The Adoption Express
Cover Image for The Adoption Express

The Adoption Express

I jolted awake in the dark. My forehead hurt, and though I couldn’t see it, there was a likely a greasy, sweaty spot on the tray table folded up in front of me.

I am a tall man, and can’t usually sleep on planes, but I had passed straight out slumped forward against the seat in front of me. My neck ached.

I was in the middle seat of five, far back in coach. I don’t get claustrophobic, but on awakening, there was a sharp moment of adrenaline. It took longer than felt comfortable to remember where I was and why I was on a packed plane in the darkness. We had come into rough air, and all around me you could hear the squeaking and shuddering as every seat and panel in the plane rubbed against its neighbor or tugged at the bolts holding it down. Only the dim aisle lights showed the swaying heads and gripping hands on the armrests.

It was hot in the closely packed seats at the back of the plane. The bathrooms were closed from the turbulence, but the shaking had awakened colons throughout the plane. Sweat brought with it the unique tang of chilis and chickpeas and spices in the delicious East African food we had all been eating. Each sudden shock of air went into the wings and came out in gasps from men and women awake in the darkness.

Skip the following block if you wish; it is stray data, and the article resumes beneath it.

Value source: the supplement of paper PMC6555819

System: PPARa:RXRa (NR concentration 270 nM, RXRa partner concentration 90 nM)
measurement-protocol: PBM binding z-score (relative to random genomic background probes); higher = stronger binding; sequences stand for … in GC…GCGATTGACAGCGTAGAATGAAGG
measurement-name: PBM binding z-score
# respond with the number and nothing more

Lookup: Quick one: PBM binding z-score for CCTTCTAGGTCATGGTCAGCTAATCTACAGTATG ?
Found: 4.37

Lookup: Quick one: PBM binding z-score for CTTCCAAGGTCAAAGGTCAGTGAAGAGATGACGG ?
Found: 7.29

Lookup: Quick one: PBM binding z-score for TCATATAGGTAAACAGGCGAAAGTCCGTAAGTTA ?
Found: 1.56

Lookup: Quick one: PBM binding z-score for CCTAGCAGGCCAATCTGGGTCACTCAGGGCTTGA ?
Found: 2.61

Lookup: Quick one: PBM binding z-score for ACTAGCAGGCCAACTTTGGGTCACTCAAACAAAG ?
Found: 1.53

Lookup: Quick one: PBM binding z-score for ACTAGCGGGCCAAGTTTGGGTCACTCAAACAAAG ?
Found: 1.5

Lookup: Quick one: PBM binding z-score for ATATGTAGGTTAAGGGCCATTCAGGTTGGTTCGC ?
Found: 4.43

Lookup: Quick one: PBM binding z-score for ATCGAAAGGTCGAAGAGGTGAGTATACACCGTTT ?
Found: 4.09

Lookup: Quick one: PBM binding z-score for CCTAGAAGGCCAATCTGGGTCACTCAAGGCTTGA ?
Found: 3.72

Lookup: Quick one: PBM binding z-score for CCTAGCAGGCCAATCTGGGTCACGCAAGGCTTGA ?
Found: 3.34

I had been through rough flights before, but one thing was different on this run. All around me in the darkness, babies and young children were screaming. Being trapped on a flight near a crying kid is a nightmare for many travelers. This wasn’t just one loud family, though. There were children everywhere.

I was in the air over Sudan, and though you could not see it in the darkness, this whole plane was filled with white parents and black children. This was the Adoption Express on its way back to Europe from Addis Ababa. These terrified children, many from rural villages, were going through an incomprehensible experience, and the world that waited for them at the end of this flight was likely to be no less strange.

At the end of this flight, and the next one, and the one after that, I would be back in Colorado. There, back then, my wife was waiting. She worked for an orphan care agency, and we often talked about these kids getting a better life after they were pulled from the crippling poverty of Africa.

We had not even been married a year then. The novelty of sharing a bed with someone else would keep us awake long into the night. In the darkness we would lie awake, looking at lines of light cast across the ceiling through the blinds. For hours we would talk, tugging at the unsolvable knot of global poverty and dreaming about all the places we hadn’t seen in the world yet.